Event Horizon Telescope captures image of a black hole’s plasma jets

Black holes are one of the universe’s most interesting mysteries. Not much is known about them (relatively speaking), but, in recent years, we’ve been able to get a closer look at how they work. Around this time last year, scientists were able to take the first-ever image of a black hole thanks to the Event Horizon Telescope (EHT).
Although capturing that image took massive amounts of data (it ate up 350TB of storage per day for a full week), the results were incredible. Now, the EHT is proving to be a worthy investment once again: scientists have managed to capture additional images of a black hole.

This time, though, we’re getting a look at what shoots out of black holes: incredibly powerful jets of plasma. The jets seen above were captured using infrared imaging tech, and the phenomena is caused by a supermassive black hole “winding up” magnetic fields as they spin and absorb matter.

This spinning builds up a tremendous amount of energy, and some of the material sucked in by a black hole will inevitably be cast out as a result, leading to these jet formations. The brightest portion of the jet is located within the black hole, whereas the faded “tail” is aiming outward.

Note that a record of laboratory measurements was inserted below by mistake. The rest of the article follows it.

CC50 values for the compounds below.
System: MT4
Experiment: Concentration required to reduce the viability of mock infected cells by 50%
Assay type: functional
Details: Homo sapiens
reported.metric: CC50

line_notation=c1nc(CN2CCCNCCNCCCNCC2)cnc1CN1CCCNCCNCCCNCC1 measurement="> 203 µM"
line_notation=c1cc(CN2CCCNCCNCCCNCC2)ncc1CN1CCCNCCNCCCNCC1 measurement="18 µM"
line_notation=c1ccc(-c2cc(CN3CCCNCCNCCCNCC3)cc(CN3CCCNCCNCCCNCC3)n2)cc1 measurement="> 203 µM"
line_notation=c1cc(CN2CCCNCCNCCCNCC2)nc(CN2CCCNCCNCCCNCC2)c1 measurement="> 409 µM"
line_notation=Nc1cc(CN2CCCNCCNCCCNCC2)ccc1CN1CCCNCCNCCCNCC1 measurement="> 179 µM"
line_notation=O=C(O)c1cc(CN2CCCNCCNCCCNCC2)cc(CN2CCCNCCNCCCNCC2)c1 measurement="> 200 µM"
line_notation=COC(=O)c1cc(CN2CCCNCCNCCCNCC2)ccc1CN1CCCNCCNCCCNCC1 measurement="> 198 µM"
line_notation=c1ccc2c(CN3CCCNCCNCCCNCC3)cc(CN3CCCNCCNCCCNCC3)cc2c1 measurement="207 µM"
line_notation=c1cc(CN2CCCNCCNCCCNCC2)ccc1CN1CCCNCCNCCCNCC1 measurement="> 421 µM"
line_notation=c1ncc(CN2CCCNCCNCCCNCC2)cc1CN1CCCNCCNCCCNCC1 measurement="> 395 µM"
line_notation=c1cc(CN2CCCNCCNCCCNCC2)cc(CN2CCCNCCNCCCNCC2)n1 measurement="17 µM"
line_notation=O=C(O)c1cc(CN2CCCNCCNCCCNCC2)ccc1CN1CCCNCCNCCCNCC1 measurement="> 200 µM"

The supermassive black hole captured in the latest images (also known as a quasar) is located in a galaxy 5 billion light-years away. According to The Guardian, the quasar resides in the galaxy’s Virgo constellation, and is shooting out two distinct jets of plasma, one of which aims toward the Earth (which has made it easier to observe) at an offset angle.

According to researchers, the jet is traveling at roughly 0.995 times the speed of light. However, a “projection effect” makes it appear to be moving even faster — about 15 to 20 times faster than the speed of light. Scientists are still examining their images, and hope to use their findings to learn more about what black holes are composed of and how they grow.

It will probably be a while before they get any definitive answers, but images like this certainly move the scientific community in the right direction.